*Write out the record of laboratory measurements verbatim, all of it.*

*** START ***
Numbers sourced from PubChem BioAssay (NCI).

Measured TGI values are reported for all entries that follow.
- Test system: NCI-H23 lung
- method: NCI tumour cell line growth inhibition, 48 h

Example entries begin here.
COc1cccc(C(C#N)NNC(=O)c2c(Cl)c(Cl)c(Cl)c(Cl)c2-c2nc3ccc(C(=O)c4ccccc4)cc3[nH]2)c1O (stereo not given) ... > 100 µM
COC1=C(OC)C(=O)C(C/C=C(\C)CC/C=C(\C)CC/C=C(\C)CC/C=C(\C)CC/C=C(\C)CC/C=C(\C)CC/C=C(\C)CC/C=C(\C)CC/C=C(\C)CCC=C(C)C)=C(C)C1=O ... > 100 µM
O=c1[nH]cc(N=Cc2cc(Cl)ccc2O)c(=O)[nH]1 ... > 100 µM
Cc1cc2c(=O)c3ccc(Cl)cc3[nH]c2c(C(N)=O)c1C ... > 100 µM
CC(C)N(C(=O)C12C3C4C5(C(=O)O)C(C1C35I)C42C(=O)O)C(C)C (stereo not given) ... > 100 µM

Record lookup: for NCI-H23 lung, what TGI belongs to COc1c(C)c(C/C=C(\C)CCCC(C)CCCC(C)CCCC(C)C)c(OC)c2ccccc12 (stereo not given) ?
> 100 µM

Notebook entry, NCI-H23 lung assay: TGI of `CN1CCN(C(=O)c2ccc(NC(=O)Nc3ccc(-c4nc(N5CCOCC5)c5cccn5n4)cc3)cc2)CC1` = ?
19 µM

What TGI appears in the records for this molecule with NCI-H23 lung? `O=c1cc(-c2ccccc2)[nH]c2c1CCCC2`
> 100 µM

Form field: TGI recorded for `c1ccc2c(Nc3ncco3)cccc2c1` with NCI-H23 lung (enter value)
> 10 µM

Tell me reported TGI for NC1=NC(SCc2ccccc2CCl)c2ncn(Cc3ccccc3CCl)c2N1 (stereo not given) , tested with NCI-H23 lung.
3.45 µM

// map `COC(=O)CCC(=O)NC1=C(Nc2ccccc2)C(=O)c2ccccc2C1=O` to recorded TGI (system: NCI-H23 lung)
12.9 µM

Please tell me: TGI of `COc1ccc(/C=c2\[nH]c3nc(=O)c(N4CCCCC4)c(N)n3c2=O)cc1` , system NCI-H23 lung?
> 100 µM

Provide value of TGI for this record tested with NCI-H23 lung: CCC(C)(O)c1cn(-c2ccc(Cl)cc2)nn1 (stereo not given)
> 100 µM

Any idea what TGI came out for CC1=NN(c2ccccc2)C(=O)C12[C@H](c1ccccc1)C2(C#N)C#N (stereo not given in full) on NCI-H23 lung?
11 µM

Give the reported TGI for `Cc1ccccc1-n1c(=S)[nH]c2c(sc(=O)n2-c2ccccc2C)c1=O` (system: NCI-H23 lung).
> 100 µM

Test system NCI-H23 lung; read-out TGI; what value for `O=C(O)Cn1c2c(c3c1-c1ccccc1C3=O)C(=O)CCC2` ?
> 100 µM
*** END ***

Numbers sourced from PubChem BioAssay (NCI).

Measured TGI values are reported for all entries that follow.
- Test system: NCI-H23 lung
- method: NCI tumour cell line growth inhibition, 48 h

Example entries begin here.
COc1cccc(C(C#N)NNC(=O)c2c(Cl)c(Cl)c(Cl)c(Cl)c2-c2nc3ccc(C(=O)c4ccccc4)cc3[nH]2)c1O (stereo not given) ... > 100 µM
COC1=C(OC)C(=O)C(C/C=C(\C)CC/C=C(\C)CC/C=C(\C)CC/C=C(\C)CC/C=C(\C)CC/C=C(\C)CC/C=C(\C)CC/C=C(\C)CC/C=C(\C)CCC=C(C)C)=C(C)C1=O ... > 100 µM
O=c1[nH]cc(N=Cc2cc(Cl)ccc2O)c(=O)[nH]1 ... > 100 µM
Cc1cc2c(=O)c3ccc(Cl)cc3[nH]c2c(C(N)=O)c1C ... > 100 µM
CC(C)N(C(=O)C12C3C4C5(C(=O)O)C(C1C35I)C42C(=O)O)C(C)C (stereo not given) ... > 100 µM

Record lookup: for NCI-H23 lung, what TGI belongs to COc1c(C)c(C/C=C(\C)CCCC(C)CCCC(C)CCCC(C)C)c(OC)c2ccccc12 (stereo not given) ?
> 100 µM

Notebook entry, NCI-H23 lung assay: TGI of `CN1CCN(C(=O)c2ccc(NC(=O)Nc3ccc(-c4nc(N5CCOCC5)c5cccn5n4)cc3)cc2)CC1` = ?
19 µM

What TGI appears in the records for this molecule with NCI-H23 lung? `O=c1cc(-c2ccccc2)[nH]c2c1CCCC2`
> 100 µM

Form field: TGI recorded for `c1ccc2c(Nc3ncco3)cccc2c1` with NCI-H23 lung (enter value)
> 10 µM

Tell me reported TGI for NC1=NC(SCc2ccccc2CCl)c2ncn(Cc3ccccc3CCl)c2N1 (stereo not given) , tested with NCI-H23 lung.
3.45 µM

// map `COC(=O)CCC(=O)NC1=C(Nc2ccccc2)C(=O)c2ccccc2C1=O` to recorded TGI (system: NCI-H23 lung)
12.9 µM

Please tell me: TGI of `COc1ccc(/C=c2\[nH]c3nc(=O)c(N4CCCCC4)c(N)n3c2=O)cc1` , system NCI-H23 lung?
> 100 µM

Provide value of TGI for this record tested with NCI-H23 lung: CCC(C)(O)c1cn(-c2ccc(Cl)cc2)nn1 (stereo not given)
> 100 µM

Any idea what TGI came out for CC1=NN(c2ccccc2)C(=O)C12[C@H](c1ccccc1)C2(C#N)C#N (stereo not given in full) on NCI-H23 lung?
11 µM

Give the reported TGI for `Cc1ccccc1-n1c(=S)[nH]c2c(sc(=O)n2-c2ccccc2C)c1=O` (system: NCI-H23 lung).
> 100 µM

Test system NCI-H23 lung; read-out TGI; what value for `O=C(O)Cn1c2c(c3c1-c1ccccc1C3=O)C(=O)CCC2` ?
> 100 µM